Summer Berry Pie – Vegan Style

Submitted by Hannah Klink.
Hannah is the daughter of eDFW editor, Karen McCullough,
and lives in Seattle, Washington. She was born in Dallas,
Texas, however, so her Texas roots are strong.

Coconut Oil Pie Crust

This makes enough for bottom and top crust. If you do not wish to have a top crust, use half of everything listed. Also, this piecrust can be made vegan, which is how I usually make it, by using Earth Balance for butter. Upon running out of E.B. last time, I improvised with ½ real butter, and the pie came out amazing. Use whatever suits your dietary needs and desires.

1½ cups unbleached white flour
1 cup whole wheat pastry flour
1 teaspoon baking powder
4 tablespoons cane sugar
¾ teaspoon salt
½ cup coconut oil (measured in solidified form)
4 tablespoons Earth Balance or butter (depending on whether you’re making this vegan)
2 teaspoons apple cider vinegar
3-5 tablespoons ice water

Toss dry ingredients together in a medium bowl. Add in the solidified coconut oil and butter of choice. Work into the flour mixture with the fingers until oil and butter begin to break into smaller pieces. Break up any clumps larger than a pea.

Add vinegar to the ice water. Drizzle the water slowly into the dough just enough so that the dough holds together and can be pinched. Don’t add more water than necessary.

Separate the dough into two equal amounts (if making both top and bottom crusts). Slightly flatten the dough and wrap in plastic wrap. Place the two sections in the freezer for about 15 minutes.

Pie Filling

You can use whatever fruit is in season. I’ve used a berry medley in this particular recipe. Raspberries, blueberries and blackberries have been picked fresh in the Pacific Northwest last season and frozen for these months when they’re not quite ready to pick. I know berry-picking season is coming up in Texas (or so my Mom tells me), so adapt it to your region.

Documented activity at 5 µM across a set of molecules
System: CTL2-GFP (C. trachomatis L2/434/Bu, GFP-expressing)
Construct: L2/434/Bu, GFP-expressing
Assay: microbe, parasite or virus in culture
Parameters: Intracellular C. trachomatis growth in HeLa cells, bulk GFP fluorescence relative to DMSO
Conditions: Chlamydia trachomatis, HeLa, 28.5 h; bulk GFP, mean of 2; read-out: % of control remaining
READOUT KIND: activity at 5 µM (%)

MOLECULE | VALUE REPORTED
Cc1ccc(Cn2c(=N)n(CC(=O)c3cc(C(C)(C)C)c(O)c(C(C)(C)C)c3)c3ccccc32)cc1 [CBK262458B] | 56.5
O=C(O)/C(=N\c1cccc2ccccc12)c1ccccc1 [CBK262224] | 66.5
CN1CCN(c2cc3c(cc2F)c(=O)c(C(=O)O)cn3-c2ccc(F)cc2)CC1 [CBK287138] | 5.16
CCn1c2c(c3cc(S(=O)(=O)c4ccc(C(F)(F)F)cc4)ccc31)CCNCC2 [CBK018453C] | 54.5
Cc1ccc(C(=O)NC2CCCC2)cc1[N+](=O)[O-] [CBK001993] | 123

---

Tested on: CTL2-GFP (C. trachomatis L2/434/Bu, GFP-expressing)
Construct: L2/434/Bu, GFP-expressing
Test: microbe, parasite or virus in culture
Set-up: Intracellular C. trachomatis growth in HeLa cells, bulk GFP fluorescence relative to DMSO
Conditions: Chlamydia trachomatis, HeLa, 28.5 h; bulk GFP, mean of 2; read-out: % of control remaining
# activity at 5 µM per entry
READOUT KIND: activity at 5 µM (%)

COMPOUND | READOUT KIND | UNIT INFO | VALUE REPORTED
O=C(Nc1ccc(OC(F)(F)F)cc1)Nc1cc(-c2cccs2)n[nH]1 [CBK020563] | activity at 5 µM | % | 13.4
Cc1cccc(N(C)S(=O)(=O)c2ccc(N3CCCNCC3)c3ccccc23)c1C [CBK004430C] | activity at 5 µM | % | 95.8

Approximately 4 cups berries or fruit
¾ cup sugar
1 cup water
1 tablespoon starch
3½ teaspoons lemon juice

You can use this as a rough guide to the appropriate amounts. I personally add more berries to the mix because I like the pie to be really full. I guesstimate with a lot of my measurements, so this is a close resemblance but I suggest you do what looks right for you.

Mix ¼ cup of berries with 1 tablespoon corn starch with ¾ cup sugar in a medium to large pot on a medium setting. Add 1 cup water and heat until the mixture thickens and bubbles. Continually stir. If you like your filling thicker, add more cornstarch.

Add 3½ teaspoons lemon juice to the pot. Continue to stir until the mixture becomes thick and gelatinous. Fold the berries in and reduce heat.

Once heated throughout, remove from heat and you have your pie filling.

Combining the Steps

Flatten out each section of pie dough onto a floured surface with either a rolling pin or your hands. Press the first flattened section into the base of a round, glass pie pan. It will look rustic and that’s okay! The clumps will make it appear uneven, but will melt and spread out as the pie gets heated.

Take the second half of rolled out dough and cut into about ¾ inch strips.

Once you’ve filled the pie pan with filling, weave the top layer of crust strips over the filling. Press the edges of the bottom and top crust together around the edge. That’s the general idea. Again, use this as a guide and add your own touches. Your pie will come out wonderful!

Bake at 350 degrees for about 1 hour. When the filling starts to bubble and the crust gets a light brown color, it’s done!

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Hannah Klink is the daughter of eDFW editor, Karen McCullough,
and lives in Seattle, Washington. She was born in Dallas,
Texas, however, so her Texas roots are strong.